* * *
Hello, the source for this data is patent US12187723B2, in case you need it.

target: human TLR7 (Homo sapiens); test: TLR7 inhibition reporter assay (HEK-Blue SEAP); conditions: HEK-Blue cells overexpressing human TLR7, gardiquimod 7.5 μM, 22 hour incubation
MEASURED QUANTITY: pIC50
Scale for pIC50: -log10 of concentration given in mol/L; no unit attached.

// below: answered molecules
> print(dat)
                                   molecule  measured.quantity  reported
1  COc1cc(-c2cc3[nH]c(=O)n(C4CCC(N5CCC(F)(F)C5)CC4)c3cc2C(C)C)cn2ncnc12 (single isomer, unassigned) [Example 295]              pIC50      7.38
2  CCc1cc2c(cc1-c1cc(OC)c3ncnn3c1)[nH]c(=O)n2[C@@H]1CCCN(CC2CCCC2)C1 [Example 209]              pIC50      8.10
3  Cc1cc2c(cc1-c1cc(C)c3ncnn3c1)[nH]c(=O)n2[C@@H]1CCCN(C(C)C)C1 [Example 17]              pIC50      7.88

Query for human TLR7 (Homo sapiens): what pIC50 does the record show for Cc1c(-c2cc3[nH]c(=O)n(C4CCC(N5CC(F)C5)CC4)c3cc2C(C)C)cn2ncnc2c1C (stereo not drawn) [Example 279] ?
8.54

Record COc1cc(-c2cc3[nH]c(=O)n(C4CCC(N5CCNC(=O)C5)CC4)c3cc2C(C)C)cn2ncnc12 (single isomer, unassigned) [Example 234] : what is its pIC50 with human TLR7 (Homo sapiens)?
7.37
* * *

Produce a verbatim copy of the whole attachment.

Hello, the source for this data is patent US12187723B2, in case you need it.

target: human TLR7 (Homo sapiens); test: TLR7 inhibition reporter assay (HEK-Blue SEAP); conditions: HEK-Blue cells overexpressing human TLR7, gardiquimod 7.5 μM, 22 hour incubation
MEASURED QUANTITY: pIC50
Scale for pIC50: -log10 of concentration given in mol/L; no unit attached.

// below: answered molecules
> print(dat)
                                   molecule  measured.quantity  reported
1  COc1cc(-c2cc3[nH]c(=O)n(C4CCC(N5CCC(F)(F)C5)CC4)c3cc2C(C)C)cn2ncnc12 (single isomer, unassigned) [Example 295]              pIC50      7.38
2  CCc1cc2c(cc1-c1cc(OC)c3ncnn3c1)[nH]c(=O)n2[C@@H]1CCCN(CC2CCCC2)C1 [Example 209]              pIC50      8.10
3  Cc1cc2c(cc1-c1cc(C)c3ncnn3c1)[nH]c(=O)n2[C@@H]1CCCN(C(C)C)C1 [Example 17]              pIC50      7.88

Query for human TLR7 (Homo sapiens): what pIC50 does the record show for Cc1c(-c2cc3[nH]c(=O)n(C4CCC(N5CC(F)C5)CC4)c3cc2C(C)C)cn2ncnc2c1C (stereo not drawn) [Example 279] ?
8.54

Record COc1cc(-c2cc3[nH]c(=O)n(C4CCC(N5CCNC(=O)C5)CC4)c3cc2C(C)C)cn2ncnc12 (single isomer, unassigned) [Example 234] : what is its pIC50 with human TLR7 (Homo sapiens)?
7.37